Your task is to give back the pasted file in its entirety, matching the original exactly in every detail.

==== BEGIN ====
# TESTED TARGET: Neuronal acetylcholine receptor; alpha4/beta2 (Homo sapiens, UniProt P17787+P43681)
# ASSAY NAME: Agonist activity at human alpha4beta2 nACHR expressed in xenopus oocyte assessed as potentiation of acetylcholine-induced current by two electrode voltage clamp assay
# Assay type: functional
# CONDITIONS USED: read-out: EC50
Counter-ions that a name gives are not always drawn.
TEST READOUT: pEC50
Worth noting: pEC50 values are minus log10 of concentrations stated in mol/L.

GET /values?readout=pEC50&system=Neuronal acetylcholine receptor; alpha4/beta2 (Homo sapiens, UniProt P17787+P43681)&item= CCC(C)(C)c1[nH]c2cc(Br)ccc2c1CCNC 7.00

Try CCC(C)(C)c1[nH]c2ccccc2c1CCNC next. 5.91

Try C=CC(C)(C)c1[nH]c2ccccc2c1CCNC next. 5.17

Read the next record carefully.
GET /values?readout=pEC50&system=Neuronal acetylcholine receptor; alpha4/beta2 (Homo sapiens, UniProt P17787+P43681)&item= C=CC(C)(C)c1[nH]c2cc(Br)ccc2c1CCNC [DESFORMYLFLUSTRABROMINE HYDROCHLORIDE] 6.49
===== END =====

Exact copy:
# TESTED TARGET: Neuronal acetylcholine receptor; alpha4/beta2 (Homo sapiens, UniProt P17787+P43681)
# ASSAY NAME: Agonist activity at human alpha4beta2 nACHR expressed in xenopus oocyte assessed as potentiation of acetylcholine-induced current by two electrode voltage clamp assay
# Assay type: functional
# CONDITIONS USED: read-out: EC50
Counter-ions that a name gives are not always drawn.
TEST READOUT: pEC50
Worth noting: pEC50 values are minus log10 of concentrations stated in mol/L.

GET /values?readout=pEC50&system=Neuronal acetylcholine receptor; alpha4/beta2 (Homo sapiens, UniProt P17787+P43681)&item= CCC(C)(C)c1[nH]c2cc(Br)ccc2c1CCNC 7.00

Try CCC(C)(C)c1[nH]c2ccccc2c1CCNC next. 5.91

Try C=CC(C)(C)c1[nH]c2ccccc2c1CCNC next. 5.17

Read the next record carefully.
GET /values?readout=pEC50&system=Neuronal acetylcholine receptor; alpha4/beta2 (Homo sapiens, UniProt P17787+P43681)&item= C=CC(C)(C)c1[nH]c2cc(Br)ccc2c1CCNC [DESFORMYLFLUSTRABROMINE HYDROCHLORIDE] 6.49